I love to treat my family to a nice Roast Dinner at the weekend. It’s a time that we can all gather around the table and enjoy a delicious meal together. Some weeks it is a roasted joint of beef or pork, and we do all love to eat that, but my family is always excited when I put Roast Chicken on the menu!
There is something very familiar and welcoming that you feel in your heart when you are sitting down to enjoy a Roast Chicken Dinner. As the main cook in this home, I have to admit that I get that same feeling when I am preparing it, knowing that my family is really going to appreciate the fruits of my labours.
One of my favourite ways to prepare Roast Chicken is this recipe I am sharing with you today for Roasted Garlic & Herb Chicken with Melting Potatoes. This is almost an all-in-one recipe where your chicken and your main accompaniment cook together in the same dish, finishing up at the same time. A juicy roast chicken, flavoured with herbs and garlic, roasts on top of the potatoes until both are meltingly tender and delicious! You just can’t beat it. Let’s get started!
Gathering All the Ingredients
This is a recipe that uses very simple ingredients. I find that if you buy the very best ingredients you can afford, even if they are very ordinary, even the simplest recipe turns out to be a winner/winner chicken dinner! And in this case, it really is a chicken dinner!
Finding the Right Chicken
Lets talk chicken here for a minute. I always like to buy the best roasting chicken that I can afford. I choose to buy free-range and organic, and corn-fed if I can find it. I know that these kinds of chickens do cost a bit more, but I feel that they are well worth the difference.
The flavour is so much better in a “happy” chicken! By that I mean a chicken that has been allowed to roam and stretch its legs/wings and enjoy a bit of sunshine every now and then.
When you think about it, you will be getting the main meal from it, as well as perhaps a few sandwiches, and always a soup from the empty carcass, so whilst it may cost you a bit more upfront, in the long run it is actually an economy.
How to Prepare a Chicken for Roasting
It goes without saying that when you are spending a bit of money on a nice piece of poultry you will want to treat it with respect. Here are my tips for making the perfect roast chicken!
- Before you roast the chicken, you will want to pat it dry with some paper kitchen towelling. This results in a crisper, tastier skin.
- I like to tie the chicken’s legs together after stuffing it with anything I might be stuffing it with, prior to roasting. This helps the chicken to keep its shape during its roasting.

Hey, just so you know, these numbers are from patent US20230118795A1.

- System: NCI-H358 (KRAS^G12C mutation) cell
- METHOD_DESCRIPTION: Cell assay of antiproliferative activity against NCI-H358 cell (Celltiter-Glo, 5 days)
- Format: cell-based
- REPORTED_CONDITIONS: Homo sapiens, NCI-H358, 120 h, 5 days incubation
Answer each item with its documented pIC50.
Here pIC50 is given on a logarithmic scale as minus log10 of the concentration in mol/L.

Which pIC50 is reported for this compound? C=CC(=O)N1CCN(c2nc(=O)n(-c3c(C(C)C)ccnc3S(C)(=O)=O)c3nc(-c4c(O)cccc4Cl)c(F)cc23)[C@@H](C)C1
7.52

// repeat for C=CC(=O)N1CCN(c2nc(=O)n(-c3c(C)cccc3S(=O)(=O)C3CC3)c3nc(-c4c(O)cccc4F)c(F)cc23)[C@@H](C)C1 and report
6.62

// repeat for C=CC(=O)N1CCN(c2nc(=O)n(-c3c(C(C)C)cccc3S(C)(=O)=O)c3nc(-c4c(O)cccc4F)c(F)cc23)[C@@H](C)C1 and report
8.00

- If you are roasting a chicken on its own, it helps to place the chicken onto a greased rack I the baking dish. This helps to prevent the chicken from sticking to the dish.
- Pouring a small amount of liquid in the baking dish helps to create steam which helps to keep your roasting chicken moist. You don’t need much, only about ¾ of a cup. This can be stock or wine, or both.
- Once your chicken has roasted and has been taken from the oven, remove it from the roasting dish to a platter, tent with foil and allow it to “rest” for about 15 minutes. This helps the juices to settle back into the meat and will reward you with a much more succulent finish. Cutting into it too soon will release all those lovely juices that you really want to retain.
The Rest of the Ingredients
As well as a good quality roasting chicken, this recipe requires a quantity of potatoes, fresh rosemary, some fresh lemon thyme, plenty of garlic, softened butter, a small amount of a good white wine and some chicken stock, along with some salt and black pepper.
You don’t need to buy the most expensive wine for this, but you don’t want to use a cheap wine either. Something in the mid-range works well.
I am fortunate enough to have my own fresh herbs growing in my garden. You will be leaving the sprigs of rosemary whole, but you will need to strip the leaves from the thyme.
Preparing the Potatoes
You will want to use a type of potato that will hold its shape well during the longer cooking time. I use a salad-type of new potato if I can, with a thin skin. I don’t peel them, but if they are older potatoes, you may want to.
Wash them well and then cut them in half, placing them into the roasting dish you are going to roast the chicken in. These potatoes are actually going to be acting like a “rack” or “trivet” holding the chicken above the liquid in the dish so that it doesn’t stew.
Don’t use potatoes that have a green tinge to them. Green potatoes have been exposed too much to the light and have been known to be toxic. Discard any that are green.
Moving on to the Garlic
Make sure the garlic that you use is very fresh. You don’t want to use garlic that has started to sprout or shrivel. Plump crisp cloves are best, without green bits. If your garlic has any green bits, scoop them out and discard. The green bits can be quite bitter.
It is very easy to peel garlic cloves. Place the cloves onto your cutting board and then press them firmly but gently with the side of a knife. This will loosen the skins and they should peel off very easily. You’ll need a good and wide chef’s knife (like these) to make sure you don’t cut yourself!
Most of the garlic will be put into the base of the roasting dish along with the potatoes and one sprig of the rosemary. You then pour some chicken stock and a small quantity of white wine into the dish. This is what will help to soften the potatoes and keep the chicken moist.
Stuffing the Chicken
Please use a separate cutting board/surface for dealing with your raw chicken and your vegetables to avoid cross contamination. If your chicken has any large amounts of fat inside the cavity, you will want to pull these out and discard.
I like to stuff my chicken with aromatics, which means that the chicken will be flavoured from the inside out as well as from the outside in.